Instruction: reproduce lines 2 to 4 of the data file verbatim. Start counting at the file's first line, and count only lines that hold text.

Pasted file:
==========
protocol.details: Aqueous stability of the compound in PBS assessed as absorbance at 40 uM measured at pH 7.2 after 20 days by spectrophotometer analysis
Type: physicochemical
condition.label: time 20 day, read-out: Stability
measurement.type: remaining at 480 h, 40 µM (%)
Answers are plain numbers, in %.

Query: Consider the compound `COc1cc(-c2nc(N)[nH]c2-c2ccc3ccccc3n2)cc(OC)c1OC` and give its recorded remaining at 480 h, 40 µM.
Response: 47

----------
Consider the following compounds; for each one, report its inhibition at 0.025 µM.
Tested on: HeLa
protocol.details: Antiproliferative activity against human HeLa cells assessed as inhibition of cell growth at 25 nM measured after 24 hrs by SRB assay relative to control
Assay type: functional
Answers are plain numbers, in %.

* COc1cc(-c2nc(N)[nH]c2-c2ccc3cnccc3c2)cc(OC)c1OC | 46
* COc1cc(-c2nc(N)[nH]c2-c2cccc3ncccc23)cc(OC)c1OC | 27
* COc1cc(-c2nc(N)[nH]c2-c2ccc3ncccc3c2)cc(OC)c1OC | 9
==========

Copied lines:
Type: physicochemical
condition.label: time 20 day, read-out: Stability
measurement.type: remaining at 480 h, 40 µM (%)